June 25, 2008

Four Americans Killed in Sadr City Office Bombing


By Hannah Allam

McClatchy News Service


A bomb hidden in a meeting room killed two U.S. soldiers and two American government employees Tuesday at a local council office in the Baghdad district of Sadr City, according to the U.S. military.

U.S. authorities said an Italian working for the Defense Department also was killed in the blast. Iraqi authorities said six Iraqis also died, bringing the total death toll to at least 11. An American soldier and 10 Iraqis were wounded, including three Iraqi council members.

The blast ripped through the municipal building just before elections for chairman of a district advisory council in Sadr City, the densely populated Shiite Muslim slum that supporters of the militant cleric Muqtada al-Sadr mostly control.

Lt. Col. Steven Stover, a spokesman for the U.S. military in Baghdad, said the bomb appeared to target the main candidate for the post and Americans visiting for a regular meeting.

Stover said U.S. troops detained three suspects who tested positive for explosives residue.

Iraqi officials said it appeared to be an inside job, and suspicion fell on the headquarters' Shiite guard force.

The U.S. Embassy in Baghdad announced that the government employees killed in the blast were civilians with the State and Defense departments. The State Department employee was identified as Steven L. Farley of Guthrie, Okla.

Farley was a member of the U.S.-embedded Provincial Reconstruction Team for the Sadr City and Adhamiyah districts, U.S. Ambassador Ryan Crocker said. Such reconstruction teams work alongside Iraqi officials to restore services and security in volatile areas of Iraq.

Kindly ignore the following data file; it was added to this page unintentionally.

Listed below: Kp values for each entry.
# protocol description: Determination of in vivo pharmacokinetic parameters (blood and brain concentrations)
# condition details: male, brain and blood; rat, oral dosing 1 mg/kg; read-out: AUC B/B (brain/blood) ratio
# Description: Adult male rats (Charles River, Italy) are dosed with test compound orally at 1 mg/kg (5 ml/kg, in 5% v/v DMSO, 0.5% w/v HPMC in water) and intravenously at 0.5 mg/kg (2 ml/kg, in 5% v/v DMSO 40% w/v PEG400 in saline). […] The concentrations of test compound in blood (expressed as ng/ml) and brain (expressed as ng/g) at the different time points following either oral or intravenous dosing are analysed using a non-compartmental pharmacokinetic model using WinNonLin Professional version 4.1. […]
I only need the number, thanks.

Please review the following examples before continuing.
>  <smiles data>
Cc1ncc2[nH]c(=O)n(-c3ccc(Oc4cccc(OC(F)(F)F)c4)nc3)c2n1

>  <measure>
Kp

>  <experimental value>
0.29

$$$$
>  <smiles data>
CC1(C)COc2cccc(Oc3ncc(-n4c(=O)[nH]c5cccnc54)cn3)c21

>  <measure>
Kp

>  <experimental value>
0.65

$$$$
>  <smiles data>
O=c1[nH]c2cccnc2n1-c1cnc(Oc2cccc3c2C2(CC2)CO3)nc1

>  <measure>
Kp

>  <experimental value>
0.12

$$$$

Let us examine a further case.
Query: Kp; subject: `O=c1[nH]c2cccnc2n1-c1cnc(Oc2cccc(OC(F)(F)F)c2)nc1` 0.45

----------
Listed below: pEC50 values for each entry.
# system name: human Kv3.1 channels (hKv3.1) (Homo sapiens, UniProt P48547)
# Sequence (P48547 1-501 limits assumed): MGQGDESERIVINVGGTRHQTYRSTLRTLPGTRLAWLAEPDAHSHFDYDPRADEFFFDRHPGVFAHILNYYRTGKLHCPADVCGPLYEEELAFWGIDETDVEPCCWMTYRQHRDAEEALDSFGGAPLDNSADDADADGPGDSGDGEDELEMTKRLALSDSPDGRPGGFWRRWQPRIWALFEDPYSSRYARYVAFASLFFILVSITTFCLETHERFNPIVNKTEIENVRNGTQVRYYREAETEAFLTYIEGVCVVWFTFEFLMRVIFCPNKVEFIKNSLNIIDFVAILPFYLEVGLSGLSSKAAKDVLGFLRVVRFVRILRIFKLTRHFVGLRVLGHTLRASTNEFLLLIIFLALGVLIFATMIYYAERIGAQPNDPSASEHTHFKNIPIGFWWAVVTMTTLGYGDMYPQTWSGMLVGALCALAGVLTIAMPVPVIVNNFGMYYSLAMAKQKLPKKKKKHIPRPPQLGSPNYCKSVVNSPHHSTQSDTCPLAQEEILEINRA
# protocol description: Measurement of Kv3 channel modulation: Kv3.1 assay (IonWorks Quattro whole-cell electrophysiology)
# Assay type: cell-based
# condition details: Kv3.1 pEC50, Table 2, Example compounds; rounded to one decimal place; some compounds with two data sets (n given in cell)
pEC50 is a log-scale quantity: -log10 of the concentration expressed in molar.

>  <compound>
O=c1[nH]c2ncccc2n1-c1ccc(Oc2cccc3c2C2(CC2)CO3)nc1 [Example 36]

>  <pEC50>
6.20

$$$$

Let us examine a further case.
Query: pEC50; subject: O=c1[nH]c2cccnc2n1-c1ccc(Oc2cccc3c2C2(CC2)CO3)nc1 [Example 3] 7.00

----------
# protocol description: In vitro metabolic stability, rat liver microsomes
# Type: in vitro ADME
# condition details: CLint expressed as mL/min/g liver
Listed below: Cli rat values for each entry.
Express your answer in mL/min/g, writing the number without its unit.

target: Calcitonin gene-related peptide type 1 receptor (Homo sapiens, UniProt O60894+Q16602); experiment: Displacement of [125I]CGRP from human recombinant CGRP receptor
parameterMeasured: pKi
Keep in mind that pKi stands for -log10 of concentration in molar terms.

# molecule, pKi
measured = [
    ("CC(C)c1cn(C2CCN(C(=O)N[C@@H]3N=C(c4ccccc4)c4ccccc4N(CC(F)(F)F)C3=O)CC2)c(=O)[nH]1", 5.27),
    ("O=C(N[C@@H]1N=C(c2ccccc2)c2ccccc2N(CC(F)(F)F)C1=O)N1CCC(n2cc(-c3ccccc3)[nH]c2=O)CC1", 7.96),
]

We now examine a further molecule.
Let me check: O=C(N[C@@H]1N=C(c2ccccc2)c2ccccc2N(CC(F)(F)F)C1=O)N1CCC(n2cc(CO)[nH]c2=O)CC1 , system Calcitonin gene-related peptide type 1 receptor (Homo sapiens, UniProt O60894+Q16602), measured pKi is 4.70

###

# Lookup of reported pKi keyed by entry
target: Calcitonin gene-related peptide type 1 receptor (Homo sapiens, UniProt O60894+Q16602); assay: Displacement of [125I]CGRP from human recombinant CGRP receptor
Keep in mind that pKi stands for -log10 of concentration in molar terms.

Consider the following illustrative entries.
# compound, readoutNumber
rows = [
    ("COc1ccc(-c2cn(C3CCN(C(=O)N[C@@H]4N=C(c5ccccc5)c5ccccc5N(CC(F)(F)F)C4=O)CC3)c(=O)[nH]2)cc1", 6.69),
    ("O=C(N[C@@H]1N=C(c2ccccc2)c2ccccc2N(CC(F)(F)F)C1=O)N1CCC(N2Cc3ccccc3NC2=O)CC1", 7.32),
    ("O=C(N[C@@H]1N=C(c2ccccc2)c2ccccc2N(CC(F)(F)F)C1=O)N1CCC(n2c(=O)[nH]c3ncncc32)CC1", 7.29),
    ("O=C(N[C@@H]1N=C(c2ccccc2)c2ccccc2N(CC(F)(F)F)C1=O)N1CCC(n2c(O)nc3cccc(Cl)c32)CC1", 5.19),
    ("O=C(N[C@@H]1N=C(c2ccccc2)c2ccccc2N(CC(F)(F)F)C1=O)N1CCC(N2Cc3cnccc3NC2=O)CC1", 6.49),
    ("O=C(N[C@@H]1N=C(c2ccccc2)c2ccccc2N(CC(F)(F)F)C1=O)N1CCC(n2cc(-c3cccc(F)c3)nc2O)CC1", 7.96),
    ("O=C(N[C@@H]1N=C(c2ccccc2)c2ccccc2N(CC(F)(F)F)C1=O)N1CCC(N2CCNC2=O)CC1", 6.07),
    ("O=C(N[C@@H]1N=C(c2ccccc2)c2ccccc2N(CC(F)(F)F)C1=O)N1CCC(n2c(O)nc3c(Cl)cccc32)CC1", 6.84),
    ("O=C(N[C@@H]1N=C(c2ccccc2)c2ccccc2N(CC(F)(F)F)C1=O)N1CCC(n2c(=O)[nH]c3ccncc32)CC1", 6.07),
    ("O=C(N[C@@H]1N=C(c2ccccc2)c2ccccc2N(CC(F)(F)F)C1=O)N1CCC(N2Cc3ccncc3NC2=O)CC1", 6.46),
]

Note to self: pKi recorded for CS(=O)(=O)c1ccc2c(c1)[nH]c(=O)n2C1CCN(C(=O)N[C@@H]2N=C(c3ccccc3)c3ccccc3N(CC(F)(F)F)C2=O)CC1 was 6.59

Council spokesman Ahmed Hassan said the blast took place as the Americans entered the room and started talking with the deputy council chief. The council chief, Hassan Hussein Shammah, was wounded in the leg.

The spokesman said the hall was filled with smoke, dust and shattered glass.

"I was about to enter the room when strong hot wind and dust knocked me backward into a different room," Hassan said. "I heard the scream of the wounded people asking for help. We rushed inside the blast site and took the wounded to the hospital in our private cars."

The Associated Press contributed to this report.

Originally published by BY HANNAH ALLAM.

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